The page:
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Other groups included the Royal Warwickshire Regiment, which dates back to 1685, and as part of 3rd British Division, landed on Sword Beach on D-Day. Members of the group gave informal talks on the kit used in WWII to members of the public who engaged with this interesting display.

The Germans were also onsite and put on a very good static display, which featured vehicles and lots of weapons. They also demonstrated the Kettenkrad by driving around the arena with the motorcycles, which included some unusual and rare machines, such as a Zundapp sidecar combination brought over from Poland. Elsewhere there was a display by a group depicting the 33 Signals unit of Patton’s Third Army from the later stages in Normandy, including telegraph poles which they had erected for the show.

Fire them up

Military vehicles feature prominently at the WITV and while there are single vehicles parked on display at various intervals, the main display area was, as always, set away from the arena and a tour along the lines is always rewarding. There is usually an owner who turns up with something surprising and often drives it into the arena. This year a superb, fully restored Stuart tank, although not rare, was attracting a lot of attention because of its immaculate condition, which made it look factory-fresh. Another rarity was a compact Minerva jeep-type vehicle from Belgium, looking like a cross between a Jeep and a Land Rover.

Such was the determination to get back into the normal running of things, that some participants had travelled considerable distances to attend the show. The number of traders on site had plenty of stock for collectors and business was brisk. Most collectors’ interests were covered, from books and medals to weapons and battlefield relics from WWI. Traders dealing in retro and vintage collectables had good quality items and prices were reasonable. This is a show which really does have something for everyone and all the family.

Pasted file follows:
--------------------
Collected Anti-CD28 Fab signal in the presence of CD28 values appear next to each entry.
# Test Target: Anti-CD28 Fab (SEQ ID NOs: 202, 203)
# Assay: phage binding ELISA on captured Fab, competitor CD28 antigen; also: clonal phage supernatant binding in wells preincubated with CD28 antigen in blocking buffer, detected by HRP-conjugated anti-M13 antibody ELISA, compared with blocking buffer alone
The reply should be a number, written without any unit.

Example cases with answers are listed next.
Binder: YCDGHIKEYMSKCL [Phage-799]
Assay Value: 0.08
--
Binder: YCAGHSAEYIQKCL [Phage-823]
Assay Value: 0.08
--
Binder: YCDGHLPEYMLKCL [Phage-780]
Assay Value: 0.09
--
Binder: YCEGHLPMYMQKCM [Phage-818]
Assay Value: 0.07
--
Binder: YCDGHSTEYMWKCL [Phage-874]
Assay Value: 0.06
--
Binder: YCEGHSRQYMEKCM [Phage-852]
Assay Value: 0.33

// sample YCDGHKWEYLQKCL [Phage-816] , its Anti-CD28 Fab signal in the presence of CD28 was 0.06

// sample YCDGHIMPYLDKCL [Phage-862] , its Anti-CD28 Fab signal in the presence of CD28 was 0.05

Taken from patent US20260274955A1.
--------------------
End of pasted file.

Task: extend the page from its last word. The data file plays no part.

Among the original Nissen Huts, more vehicles were parked and there were ‘pop-up’ displays arranged by collectors to show artefacts. The whole display area is like some large outdoor museum and being able to walk between vehicles and large items is a memorable experience.

Bravo!

The organisers of WITV are to be congratulated in achieving such a high level of come-back after COVID, and all because they kept in contact and knew the day would come when they would again be able open the gates to the public. The level of faith shared between Amy and Emma and all their participants at the show must have been enormous and it paid off by presenting yet another successful event. There was no sign of a drop in standards following the enforced cancellation over the past two years. In fact, if anything, the opposite is the case. In my opinion, I consider Wartime in the Vale to be in the top three shows of its kind in the country.

Amy and Emma are already hard at work towards planning for next year’s show, which is scheduled for the 17th-18th of June 2023. So, to avoid missing out on this great event, make sure to put the date in your diaries for next year and keep up to date on developments by visiting the website at www.ashdowncamp.com